How Doctoral Students in a Formal Leadership Program Conceptualize Followership: A Mixed-Methods Study
Date of Award
Dissertation (799 registration)
Doctor of Education in Educational Leadership
Dr. Boyd Bradbury
Leadership, Followership, Mixed-Methods, Follower, Leader, Higher Education
The purpose of this exploratory mixed-methods study was to determine how doctoral students in a formal leadership program conceptualize followership. The methods used to conduct this analysis included distributing a Qualtrics (released in August 2022) survey and conducting one-on-one interviews with a sample of degree-seeking doctoral students within a formal leadership program. The researcher collected quantitative and qualitative data addressing students’ followership style, leadership attitudes and beliefs, and perceptions of followership. These data were analyzed concurrently using a triangulation design. A total of 67 students completed the survey, and seven students were interviewed. The findings revealed that the participants employ an exemplary followership style, exercise systemic thinking, and hold a prototypic and antiprototypic view of followers. As followers, the participants described themselves as actively supporting the leader, organization, and team while taking the initiative to go above and beyond in problem-solving and executing their roles. Further, they emphasized the importance of developing rapport with their leader(s) and colleagues because they view leadership as a collective process that is relationship oriented. Moreover, they believe they add value to that process regardless of the role they hold. Although their perceptions of followership encompass a continuum of negative and positive follower attributes, they assume that most followers are proactive and interactive in their work with the leader(s) and members of the organization.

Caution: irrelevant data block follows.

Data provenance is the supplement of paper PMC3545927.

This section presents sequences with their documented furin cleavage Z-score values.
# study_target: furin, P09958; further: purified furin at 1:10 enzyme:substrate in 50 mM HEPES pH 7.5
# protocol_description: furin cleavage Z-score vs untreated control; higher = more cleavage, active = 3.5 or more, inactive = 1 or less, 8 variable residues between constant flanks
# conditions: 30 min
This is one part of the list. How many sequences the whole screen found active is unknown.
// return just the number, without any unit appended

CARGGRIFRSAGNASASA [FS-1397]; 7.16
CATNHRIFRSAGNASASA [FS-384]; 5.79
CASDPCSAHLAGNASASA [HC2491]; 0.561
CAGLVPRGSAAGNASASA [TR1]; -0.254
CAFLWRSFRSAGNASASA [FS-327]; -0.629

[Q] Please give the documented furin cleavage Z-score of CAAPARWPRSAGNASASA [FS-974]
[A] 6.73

Keywords: follower, followership, leadership, higher education, mixed-methods
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Johnson, Katy J., "How Doctoral Students in a Formal Leadership Program Conceptualize Followership: A Mixed-Methods Study" (2023). Dissertations, Theses, and Projects. 851.
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